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Wireframe Snowflakes


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  • 3 weeks later...

I ended up just drawing a pattern on the floor of my garage with a sharpie.

And now you have an everlasting template on your garage floor for when I want some!!

If the neighbors see that they are going to think you are in some kind of weird cult! :eek:

TED :cool:

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  • 4 months later...

I have only painted one of mine so far... its outside doing a weather check (4 days so far) i water it everyday.... it took 2 cans of paint to get 3 coats (its 36") on top of 2 coats of primer..hope it lasts.

Up date on the weather test i started seeing the first stages of rust (this sucks) i guess i will need to get them powdercoated.

I am curioes, you have rust already? Huh, I may haave to rethink the painting issue then....

Ya only 5 days (i think) not much rust just a faint red haz.

its comming from several of the joints, and i thought i did a real good paint job.

just more info the temps have been going from hot 80 to cold 35 and i watered the flake at 8pm dont know if any of that made it rust faster.

got a quote from a powder coater and he said he would do all 14 of mine (stripping the firtst one) for $105.00, with a 4 hr turn around (he needs th ework) I will be visting him on sat.

It all comes down to surface prep. If ANY water at all touches the bare metal you will have rust. You might consider using a product called Dupont Metal Conditioner. The first thing to do is to make sure that there is no rust. If this a repaint of an old item you would want to sandblast or use a wire brush wheel in a drill to get down to bare metal. If it is a new item that you just made then you want to make sure there is no oil or grease on it. You could clean it with lacquer thinner. Once it is clean and dry then you can use the Metal Conditioner. You will want to wear some good neoprene (or similar) gloves because this stuff will tear up your hands! You need to dilute it 50/50 with water. (I know this seems counter intuitive!) Apply it with a clean rag and then dry it off with another clean rag before it dries. Drying it off is very important. The metal conditioner will remove any unseen rust and it will leave a phosphate coating on the bare metal. Once it has dried real good you are ready to paint. Do not handle it with your bare hands because you will get oils from your skin on the metal! DO NOT GET IT WET! If you are going to use primer use the Rustolium rusty metal primer. This is the red (sometimes called "ruddy brown") primer. Don't fool around with the gray primer or the "clean metal" primer. Use the red kind. Once the primer is dry you need to scuff the surface with a scotch brite pad. This will leave dust. You will need to clean it using air and/or a clean cloth. DO NOT GET IT WET. (There is a special cleaner you can buy but that's probably overkill for this type of project.) Now you are ready for paint. As before don't touch it with your bare hands because you will get oils from your skin on it. On this type of a project I would skip the primer and just spray them white. As you can tell this procedure is somewhat of a hassle but it should prevent any rust under your paint. If you can get all your snowflakes powder coated for 100 bucks that sounds like a deal! (Surface prep is also very important for powder coating. Normally, everything is sandblasted before powder coating.)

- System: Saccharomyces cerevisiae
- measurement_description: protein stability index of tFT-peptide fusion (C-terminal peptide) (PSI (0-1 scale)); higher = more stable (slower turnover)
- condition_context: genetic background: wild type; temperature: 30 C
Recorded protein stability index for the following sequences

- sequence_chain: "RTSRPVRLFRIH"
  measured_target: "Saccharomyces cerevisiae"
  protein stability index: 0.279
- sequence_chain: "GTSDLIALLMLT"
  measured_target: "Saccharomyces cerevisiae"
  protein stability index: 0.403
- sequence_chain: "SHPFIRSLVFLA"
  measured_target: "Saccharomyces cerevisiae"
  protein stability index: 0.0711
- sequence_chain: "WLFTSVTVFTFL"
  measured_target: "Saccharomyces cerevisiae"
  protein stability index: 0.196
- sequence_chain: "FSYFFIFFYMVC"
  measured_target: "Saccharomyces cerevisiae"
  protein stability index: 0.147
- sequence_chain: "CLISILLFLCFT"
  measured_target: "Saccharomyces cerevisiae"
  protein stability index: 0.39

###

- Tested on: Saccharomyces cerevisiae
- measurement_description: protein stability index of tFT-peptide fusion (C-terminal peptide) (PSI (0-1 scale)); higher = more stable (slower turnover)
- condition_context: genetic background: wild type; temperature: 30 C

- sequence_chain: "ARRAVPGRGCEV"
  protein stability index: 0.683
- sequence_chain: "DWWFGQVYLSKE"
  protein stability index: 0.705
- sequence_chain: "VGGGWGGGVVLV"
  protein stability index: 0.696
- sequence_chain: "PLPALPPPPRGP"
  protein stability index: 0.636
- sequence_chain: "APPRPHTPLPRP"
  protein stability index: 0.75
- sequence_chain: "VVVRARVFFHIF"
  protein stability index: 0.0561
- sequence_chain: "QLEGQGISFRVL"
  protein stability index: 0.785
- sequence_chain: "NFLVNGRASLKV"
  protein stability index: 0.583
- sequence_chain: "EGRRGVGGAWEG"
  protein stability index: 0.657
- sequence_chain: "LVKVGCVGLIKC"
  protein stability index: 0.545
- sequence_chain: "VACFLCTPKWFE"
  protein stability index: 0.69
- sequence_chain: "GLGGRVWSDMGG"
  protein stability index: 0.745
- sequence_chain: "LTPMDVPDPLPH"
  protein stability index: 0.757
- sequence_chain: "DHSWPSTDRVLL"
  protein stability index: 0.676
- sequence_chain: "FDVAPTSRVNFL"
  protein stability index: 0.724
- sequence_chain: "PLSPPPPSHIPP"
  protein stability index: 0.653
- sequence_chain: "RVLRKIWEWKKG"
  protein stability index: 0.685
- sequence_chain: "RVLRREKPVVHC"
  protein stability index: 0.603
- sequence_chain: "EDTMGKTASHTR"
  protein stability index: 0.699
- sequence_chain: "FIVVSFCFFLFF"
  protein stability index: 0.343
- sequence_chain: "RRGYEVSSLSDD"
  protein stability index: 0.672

TED

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  • 2 months later...

I made 8 of these snowflakes in the last couple days. They turned out great! Thanks for sharing all the measurements and instructions on how to put them together. Of course, my thumbs feel like they're going to fall off this morning from doing 800 light clips last night! Here's a few iPhone pics of them.

Before paint

photo-2.jpg

Lighted

photo-3.jpg

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